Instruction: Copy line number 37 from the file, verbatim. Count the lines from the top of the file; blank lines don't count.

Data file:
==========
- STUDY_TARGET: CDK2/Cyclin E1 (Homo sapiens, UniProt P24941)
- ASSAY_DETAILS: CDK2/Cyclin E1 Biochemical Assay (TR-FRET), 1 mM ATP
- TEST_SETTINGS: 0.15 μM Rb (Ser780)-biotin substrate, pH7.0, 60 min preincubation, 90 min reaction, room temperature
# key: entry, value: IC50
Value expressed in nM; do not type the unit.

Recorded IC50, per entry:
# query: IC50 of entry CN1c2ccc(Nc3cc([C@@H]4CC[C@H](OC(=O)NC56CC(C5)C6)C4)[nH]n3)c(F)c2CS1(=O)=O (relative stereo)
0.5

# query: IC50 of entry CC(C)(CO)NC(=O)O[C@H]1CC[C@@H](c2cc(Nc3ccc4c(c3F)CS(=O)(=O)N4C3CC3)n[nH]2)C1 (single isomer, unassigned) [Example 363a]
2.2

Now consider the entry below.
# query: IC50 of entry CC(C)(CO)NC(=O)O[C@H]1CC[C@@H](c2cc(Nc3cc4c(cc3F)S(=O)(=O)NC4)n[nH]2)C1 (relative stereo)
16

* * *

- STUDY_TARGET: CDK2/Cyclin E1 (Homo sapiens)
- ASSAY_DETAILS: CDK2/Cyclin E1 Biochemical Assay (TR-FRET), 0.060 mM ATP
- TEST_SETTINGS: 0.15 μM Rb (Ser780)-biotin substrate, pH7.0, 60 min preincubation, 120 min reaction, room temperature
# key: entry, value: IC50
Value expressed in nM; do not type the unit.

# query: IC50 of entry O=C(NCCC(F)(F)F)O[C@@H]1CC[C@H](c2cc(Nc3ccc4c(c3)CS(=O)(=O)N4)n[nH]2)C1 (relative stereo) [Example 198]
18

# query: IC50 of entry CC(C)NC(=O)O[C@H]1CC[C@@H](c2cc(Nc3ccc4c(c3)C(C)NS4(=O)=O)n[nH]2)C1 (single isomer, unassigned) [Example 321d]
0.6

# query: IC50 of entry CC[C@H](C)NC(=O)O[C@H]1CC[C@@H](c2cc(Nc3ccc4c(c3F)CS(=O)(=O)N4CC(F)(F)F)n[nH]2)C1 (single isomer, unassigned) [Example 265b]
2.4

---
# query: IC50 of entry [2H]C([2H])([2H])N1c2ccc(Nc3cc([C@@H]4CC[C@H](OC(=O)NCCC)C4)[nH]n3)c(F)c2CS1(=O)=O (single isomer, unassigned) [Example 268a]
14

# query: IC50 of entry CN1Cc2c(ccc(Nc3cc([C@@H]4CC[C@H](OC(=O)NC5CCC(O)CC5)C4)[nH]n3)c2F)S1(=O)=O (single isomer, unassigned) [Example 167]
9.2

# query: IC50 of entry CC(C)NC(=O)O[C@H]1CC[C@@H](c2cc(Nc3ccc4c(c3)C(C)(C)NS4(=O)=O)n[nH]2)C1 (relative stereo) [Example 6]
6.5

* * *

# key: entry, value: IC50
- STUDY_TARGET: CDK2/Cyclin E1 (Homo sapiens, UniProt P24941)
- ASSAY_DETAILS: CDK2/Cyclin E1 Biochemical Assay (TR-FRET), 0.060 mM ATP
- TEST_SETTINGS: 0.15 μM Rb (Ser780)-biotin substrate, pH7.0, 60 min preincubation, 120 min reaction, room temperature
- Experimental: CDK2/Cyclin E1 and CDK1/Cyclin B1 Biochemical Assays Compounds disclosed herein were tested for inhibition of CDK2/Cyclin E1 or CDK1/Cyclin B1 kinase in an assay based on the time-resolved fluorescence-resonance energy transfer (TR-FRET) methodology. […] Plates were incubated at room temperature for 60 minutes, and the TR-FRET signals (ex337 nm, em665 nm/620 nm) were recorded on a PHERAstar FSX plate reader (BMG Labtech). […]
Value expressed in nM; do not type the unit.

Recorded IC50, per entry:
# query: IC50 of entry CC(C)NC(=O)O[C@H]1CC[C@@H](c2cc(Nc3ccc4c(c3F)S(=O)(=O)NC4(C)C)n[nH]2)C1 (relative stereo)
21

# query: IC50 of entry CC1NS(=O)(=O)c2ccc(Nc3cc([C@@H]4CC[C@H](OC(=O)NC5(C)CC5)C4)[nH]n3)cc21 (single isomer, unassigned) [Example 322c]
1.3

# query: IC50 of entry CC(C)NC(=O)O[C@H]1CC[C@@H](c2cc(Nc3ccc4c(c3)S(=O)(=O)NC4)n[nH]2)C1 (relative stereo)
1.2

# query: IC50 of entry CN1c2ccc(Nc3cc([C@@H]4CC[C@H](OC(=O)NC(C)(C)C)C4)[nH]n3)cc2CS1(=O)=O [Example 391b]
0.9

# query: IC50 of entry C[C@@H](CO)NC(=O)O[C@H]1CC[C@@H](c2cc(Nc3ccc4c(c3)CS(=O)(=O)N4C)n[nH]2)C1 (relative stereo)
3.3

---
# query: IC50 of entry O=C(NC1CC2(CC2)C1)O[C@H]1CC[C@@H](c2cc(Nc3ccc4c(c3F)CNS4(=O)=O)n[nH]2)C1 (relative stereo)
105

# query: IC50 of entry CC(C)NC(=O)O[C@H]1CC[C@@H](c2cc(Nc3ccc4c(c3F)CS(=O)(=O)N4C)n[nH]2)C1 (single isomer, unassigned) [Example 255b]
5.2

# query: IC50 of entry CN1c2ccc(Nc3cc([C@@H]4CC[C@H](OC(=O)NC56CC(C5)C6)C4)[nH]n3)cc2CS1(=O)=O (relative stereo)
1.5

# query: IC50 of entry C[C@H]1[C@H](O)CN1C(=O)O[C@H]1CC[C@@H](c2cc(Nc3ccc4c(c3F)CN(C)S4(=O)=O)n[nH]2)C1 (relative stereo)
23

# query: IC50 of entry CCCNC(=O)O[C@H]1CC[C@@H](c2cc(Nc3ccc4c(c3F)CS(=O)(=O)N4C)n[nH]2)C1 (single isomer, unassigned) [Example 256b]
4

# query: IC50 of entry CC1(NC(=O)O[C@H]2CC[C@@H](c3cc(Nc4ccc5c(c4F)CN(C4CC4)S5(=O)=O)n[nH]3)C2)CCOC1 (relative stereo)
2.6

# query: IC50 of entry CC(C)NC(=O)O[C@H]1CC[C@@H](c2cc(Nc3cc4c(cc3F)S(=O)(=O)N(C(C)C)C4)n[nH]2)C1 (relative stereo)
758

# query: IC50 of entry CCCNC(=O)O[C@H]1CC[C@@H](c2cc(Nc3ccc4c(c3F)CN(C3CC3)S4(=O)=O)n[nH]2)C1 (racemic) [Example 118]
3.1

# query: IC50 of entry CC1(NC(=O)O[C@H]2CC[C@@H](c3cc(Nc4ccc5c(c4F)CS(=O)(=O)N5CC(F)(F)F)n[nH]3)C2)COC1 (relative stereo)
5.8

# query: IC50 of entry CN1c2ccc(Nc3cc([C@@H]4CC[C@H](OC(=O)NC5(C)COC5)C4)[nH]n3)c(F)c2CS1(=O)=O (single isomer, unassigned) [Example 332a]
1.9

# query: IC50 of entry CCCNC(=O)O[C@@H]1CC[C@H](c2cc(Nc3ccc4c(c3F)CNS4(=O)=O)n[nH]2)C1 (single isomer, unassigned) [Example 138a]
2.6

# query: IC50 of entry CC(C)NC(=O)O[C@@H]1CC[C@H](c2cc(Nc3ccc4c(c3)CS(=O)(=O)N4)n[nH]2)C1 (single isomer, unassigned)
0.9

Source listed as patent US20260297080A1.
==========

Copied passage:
- TEST_SETTINGS: 0.15 μM Rb (Ser780)-biotin substrate, pH7.0, 60 min preincubation, 120 min reaction, room temperature